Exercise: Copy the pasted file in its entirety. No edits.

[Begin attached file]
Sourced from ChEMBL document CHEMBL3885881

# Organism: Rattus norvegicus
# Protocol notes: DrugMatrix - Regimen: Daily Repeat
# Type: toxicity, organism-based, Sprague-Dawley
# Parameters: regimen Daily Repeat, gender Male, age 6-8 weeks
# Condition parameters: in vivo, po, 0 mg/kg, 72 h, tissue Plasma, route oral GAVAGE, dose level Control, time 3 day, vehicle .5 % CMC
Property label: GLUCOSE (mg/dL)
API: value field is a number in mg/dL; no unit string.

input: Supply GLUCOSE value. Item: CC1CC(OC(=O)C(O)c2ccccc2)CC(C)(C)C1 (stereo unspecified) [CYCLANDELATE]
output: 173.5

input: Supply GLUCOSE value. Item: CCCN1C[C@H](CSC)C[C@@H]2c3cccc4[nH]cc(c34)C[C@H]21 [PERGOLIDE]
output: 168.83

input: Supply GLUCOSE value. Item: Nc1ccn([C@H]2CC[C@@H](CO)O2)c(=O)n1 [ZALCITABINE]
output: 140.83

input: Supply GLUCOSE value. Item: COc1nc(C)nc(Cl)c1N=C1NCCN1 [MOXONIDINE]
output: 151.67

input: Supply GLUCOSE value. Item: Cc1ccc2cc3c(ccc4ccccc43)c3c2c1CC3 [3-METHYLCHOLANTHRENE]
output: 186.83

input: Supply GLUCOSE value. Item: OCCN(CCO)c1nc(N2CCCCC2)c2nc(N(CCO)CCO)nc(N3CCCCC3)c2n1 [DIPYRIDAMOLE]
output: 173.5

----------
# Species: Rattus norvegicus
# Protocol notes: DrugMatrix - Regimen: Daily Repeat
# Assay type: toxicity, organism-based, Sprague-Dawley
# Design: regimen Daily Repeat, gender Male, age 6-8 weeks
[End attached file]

Sourced from ChEMBL document CHEMBL3885881

# Organism: Rattus norvegicus
# Protocol notes: DrugMatrix - Regimen: Daily Repeat
# Type: toxicity, organism-based, Sprague-Dawley
# Parameters: regimen Daily Repeat, gender Male, age 6-8 weeks
# Condition parameters: in vivo, po, 0 mg/kg, 72 h, tissue Plasma, route oral GAVAGE, dose level Control, time 3 day, vehicle .5 % CMC
Property label: GLUCOSE (mg/dL)
API: value field is a number in mg/dL; no unit string.

input: Supply GLUCOSE value. Item: CC1CC(OC(=O)C(O)c2ccccc2)CC(C)(C)C1 (stereo unspecified) [CYCLANDELATE]
output: 173.5

input: Supply GLUCOSE value. Item: CCCN1C[C@H](CSC)C[C@@H]2c3cccc4[nH]cc(c34)C[C@H]21 [PERGOLIDE]
output: 168.83

input: Supply GLUCOSE value. Item: Nc1ccn([C@H]2CC[C@@H](CO)O2)c(=O)n1 [ZALCITABINE]
output: 140.83

input: Supply GLUCOSE value. Item: COc1nc(C)nc(Cl)c1N=C1NCCN1 [MOXONIDINE]
output: 151.67

input: Supply GLUCOSE value. Item: Cc1ccc2cc3c(ccc4ccccc43)c3c2c1CC3 [3-METHYLCHOLANTHRENE]
output: 186.83

input: Supply GLUCOSE value. Item: OCCN(CCO)c1nc(N2CCCCC2)c2nc(N(CCO)CCO)nc(N3CCCCC3)c2n1 [DIPYRIDAMOLE]
output: 173.5

----------
# Species: Rattus norvegicus
# Protocol notes: DrugMatrix - Regimen: Daily Repeat
# Assay type: toxicity, organism-based, Sprague-Dawley
# Design: regimen Daily Repeat, gender Male, age 6-8 weeks